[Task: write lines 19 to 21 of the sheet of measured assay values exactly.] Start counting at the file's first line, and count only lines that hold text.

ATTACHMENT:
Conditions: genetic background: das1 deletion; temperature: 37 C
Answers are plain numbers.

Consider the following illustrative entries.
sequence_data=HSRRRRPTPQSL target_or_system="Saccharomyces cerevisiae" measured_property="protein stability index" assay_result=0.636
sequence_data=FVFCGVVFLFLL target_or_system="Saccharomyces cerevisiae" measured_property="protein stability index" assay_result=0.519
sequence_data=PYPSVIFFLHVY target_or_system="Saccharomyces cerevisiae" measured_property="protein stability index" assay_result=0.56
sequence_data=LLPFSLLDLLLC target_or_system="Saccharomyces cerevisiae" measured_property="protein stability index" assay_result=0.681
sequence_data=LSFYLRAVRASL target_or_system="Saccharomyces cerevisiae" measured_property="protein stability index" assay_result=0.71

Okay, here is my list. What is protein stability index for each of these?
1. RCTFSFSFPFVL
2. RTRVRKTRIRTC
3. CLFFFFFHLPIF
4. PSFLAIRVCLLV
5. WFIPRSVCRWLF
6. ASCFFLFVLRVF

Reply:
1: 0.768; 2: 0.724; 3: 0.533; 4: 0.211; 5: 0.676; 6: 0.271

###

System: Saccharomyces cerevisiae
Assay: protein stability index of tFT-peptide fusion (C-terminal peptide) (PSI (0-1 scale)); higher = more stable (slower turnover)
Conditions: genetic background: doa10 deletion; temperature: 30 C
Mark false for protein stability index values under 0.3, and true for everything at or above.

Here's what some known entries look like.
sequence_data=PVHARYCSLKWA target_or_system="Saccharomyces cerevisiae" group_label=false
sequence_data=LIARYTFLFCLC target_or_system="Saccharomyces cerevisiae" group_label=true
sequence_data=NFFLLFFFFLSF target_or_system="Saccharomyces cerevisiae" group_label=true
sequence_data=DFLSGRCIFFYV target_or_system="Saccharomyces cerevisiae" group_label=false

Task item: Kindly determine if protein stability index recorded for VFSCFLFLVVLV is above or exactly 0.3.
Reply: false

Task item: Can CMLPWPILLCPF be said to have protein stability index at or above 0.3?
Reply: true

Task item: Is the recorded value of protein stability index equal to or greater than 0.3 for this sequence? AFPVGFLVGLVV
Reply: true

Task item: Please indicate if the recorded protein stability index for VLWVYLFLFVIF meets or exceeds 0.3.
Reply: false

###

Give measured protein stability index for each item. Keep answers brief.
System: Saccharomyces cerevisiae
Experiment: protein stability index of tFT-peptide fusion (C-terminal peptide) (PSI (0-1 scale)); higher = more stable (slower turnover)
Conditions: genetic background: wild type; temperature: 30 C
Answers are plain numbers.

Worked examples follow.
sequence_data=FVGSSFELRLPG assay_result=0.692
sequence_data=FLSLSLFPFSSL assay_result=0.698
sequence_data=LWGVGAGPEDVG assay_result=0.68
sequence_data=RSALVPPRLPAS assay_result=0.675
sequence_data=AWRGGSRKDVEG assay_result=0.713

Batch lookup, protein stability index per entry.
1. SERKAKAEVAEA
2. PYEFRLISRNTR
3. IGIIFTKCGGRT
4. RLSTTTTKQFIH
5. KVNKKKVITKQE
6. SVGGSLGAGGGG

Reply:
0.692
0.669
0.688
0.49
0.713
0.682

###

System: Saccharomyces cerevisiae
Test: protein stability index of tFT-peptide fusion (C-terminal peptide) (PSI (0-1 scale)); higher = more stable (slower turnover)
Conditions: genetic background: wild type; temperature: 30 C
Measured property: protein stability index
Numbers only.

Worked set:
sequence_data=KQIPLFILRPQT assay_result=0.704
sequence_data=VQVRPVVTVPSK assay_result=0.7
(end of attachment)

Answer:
System: Saccharomyces cerevisiae
Assay: protein stability index of tFT-peptide fusion (C-terminal peptide) (PSI (0-1 scale)); higher = more stable (slower turnover)
Conditions: genetic background: doa10 deletion; temperature: 30 C